My husband and I went to the hardware store today. He dropped me off at the door so I entered first and waited for him. While I was waiting, a staff member approached to offer me the use of their electric carts. He noticed my cane and assumed correctly that I had trouble walking. I’m not opposed to using theses carts when needed, but today was a good day. So I thanked him for the offer and politely declined. We had a brief conversation about disability while waiting for my husband to arrive.
I really appreciated that someone noticed and offered help. That’s so rare. Strangely enough, the problems for which I need the use of a cane weren’t even part of my disability determination. They developed a few years later. I receive disability benefits because of Migraine and Cluster Headaches.
No one has ever approached me with offers to make my shopping easier due to Migraine. Yet there was a time I could not enter many stores because of the harsh lighting and noise. I’ve since learned to create my own accommodations for that problem by wearing silicone ear plugs and specially tinted Theraspecs glasses. The employee who noticed my cane never commented on either of those.
A lot of people call Migraine an “invisible illness.” I disagree. It is most certainly not invisible. The problem is that there is not enough awareness about the condition. If more people understood what it is to live with Migraine, then many would recognize the signs. It is not “just a headache”, and inconvenience, or nuisance. It is a serious neurological disorder with no known cause and no cure. There are symptoms all the time, not just during an acute attack.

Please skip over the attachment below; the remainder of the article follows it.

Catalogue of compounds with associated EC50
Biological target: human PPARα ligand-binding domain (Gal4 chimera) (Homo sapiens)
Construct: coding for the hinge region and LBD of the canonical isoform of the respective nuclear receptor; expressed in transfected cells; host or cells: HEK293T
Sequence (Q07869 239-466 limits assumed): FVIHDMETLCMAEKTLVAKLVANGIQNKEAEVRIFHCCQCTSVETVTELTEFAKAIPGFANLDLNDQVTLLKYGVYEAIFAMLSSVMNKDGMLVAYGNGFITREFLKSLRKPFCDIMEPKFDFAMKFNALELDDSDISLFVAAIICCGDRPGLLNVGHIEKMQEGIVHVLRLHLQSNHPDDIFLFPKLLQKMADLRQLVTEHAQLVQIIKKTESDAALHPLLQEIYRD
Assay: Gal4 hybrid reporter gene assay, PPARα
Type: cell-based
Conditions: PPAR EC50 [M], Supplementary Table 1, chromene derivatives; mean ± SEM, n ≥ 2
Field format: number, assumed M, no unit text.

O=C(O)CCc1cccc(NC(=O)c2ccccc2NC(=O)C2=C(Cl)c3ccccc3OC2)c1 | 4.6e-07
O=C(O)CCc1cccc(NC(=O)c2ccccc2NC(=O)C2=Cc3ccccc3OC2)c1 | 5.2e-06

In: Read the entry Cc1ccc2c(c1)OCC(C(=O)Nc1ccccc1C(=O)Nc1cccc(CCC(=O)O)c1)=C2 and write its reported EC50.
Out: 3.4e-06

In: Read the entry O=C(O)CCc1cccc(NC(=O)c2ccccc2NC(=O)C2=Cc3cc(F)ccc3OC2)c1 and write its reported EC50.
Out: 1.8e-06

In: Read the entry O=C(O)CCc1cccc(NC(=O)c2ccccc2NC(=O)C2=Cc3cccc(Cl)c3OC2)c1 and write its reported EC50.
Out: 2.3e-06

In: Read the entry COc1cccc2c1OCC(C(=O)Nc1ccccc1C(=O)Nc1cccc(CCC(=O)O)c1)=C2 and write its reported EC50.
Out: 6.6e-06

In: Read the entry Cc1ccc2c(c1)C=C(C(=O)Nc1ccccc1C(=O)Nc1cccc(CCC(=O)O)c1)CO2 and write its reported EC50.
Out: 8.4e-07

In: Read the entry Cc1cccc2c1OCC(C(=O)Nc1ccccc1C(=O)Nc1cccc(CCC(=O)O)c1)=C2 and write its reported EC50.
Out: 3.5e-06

So here are just a few examples of the symptoms we experience.
And rather than getting offers of support and accommodation, most of us experience this:
It occurs simply because people don’t know the truth. Will you help me spread the truth? It’s as easy as adding these images to you Pinterest page or clicking on the social media icons below to share this news with your friends and family.